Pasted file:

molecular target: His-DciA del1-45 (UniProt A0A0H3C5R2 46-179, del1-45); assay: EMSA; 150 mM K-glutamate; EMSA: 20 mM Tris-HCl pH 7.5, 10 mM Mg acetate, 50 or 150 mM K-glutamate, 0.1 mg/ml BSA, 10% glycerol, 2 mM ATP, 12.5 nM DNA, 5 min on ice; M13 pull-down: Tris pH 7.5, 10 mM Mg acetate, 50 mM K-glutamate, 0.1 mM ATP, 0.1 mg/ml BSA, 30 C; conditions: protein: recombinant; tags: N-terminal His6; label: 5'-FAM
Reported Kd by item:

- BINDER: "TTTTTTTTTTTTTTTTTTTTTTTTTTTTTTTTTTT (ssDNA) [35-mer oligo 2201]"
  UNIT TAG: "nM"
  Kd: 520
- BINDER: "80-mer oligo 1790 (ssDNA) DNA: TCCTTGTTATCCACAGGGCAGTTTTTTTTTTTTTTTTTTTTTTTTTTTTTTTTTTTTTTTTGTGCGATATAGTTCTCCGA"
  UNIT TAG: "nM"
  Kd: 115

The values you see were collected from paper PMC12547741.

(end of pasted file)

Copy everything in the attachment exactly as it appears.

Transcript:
molecular target: His-DciA del1-45 (UniProt A0A0H3C5R2 46-179, del1-45); assay: EMSA; 150 mM K-glutamate; EMSA: 20 mM Tris-HCl pH 7.5, 10 mM Mg acetate, 50 or 150 mM K-glutamate, 0.1 mg/ml BSA, 10% glycerol, 2 mM ATP, 12.5 nM DNA, 5 min on ice; M13 pull-down: Tris pH 7.5, 10 mM Mg acetate, 50 mM K-glutamate, 0.1 mM ATP, 0.1 mg/ml BSA, 30 C; conditions: protein: recombinant; tags: N-terminal His6; label: 5'-FAM
Reported Kd by item:

- BINDER: "TTTTTTTTTTTTTTTTTTTTTTTTTTTTTTTTTTT (ssDNA) [35-mer oligo 2201]"
  UNIT TAG: "nM"
  Kd: 520
- BINDER: "80-mer oligo 1790 (ssDNA) DNA: TCCTTGTTATCCACAGGGCAGTTTTTTTTTTTTTTTTTTTTTTTTTTTTTTTTTTTTTTTTGTGCGATATAGTTCTCCGA"
  UNIT TAG: "nM"
  Kd: 115

The values you see were collected from paper PMC12547741.